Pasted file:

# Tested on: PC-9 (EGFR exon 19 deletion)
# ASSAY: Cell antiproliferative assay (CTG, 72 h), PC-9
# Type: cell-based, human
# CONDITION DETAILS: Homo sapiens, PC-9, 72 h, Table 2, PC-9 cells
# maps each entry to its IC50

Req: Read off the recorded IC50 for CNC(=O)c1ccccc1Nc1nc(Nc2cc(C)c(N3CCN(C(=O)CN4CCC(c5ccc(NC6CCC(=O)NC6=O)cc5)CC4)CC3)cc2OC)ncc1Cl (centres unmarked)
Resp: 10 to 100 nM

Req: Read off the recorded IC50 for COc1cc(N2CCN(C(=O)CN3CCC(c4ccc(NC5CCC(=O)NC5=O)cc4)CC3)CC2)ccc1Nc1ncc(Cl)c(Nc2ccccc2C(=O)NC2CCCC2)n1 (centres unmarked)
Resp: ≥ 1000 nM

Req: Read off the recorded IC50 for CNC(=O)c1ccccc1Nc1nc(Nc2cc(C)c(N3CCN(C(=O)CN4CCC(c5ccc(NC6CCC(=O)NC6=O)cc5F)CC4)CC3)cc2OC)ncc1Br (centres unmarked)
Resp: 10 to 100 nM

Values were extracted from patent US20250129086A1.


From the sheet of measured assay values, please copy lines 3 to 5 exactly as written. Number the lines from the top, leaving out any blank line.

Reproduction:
# Type: cell-based, human
# CONDITION DETAILS: Homo sapiens, PC-9, 72 h, Table 2, PC-9 cells
# maps each entry to its IC50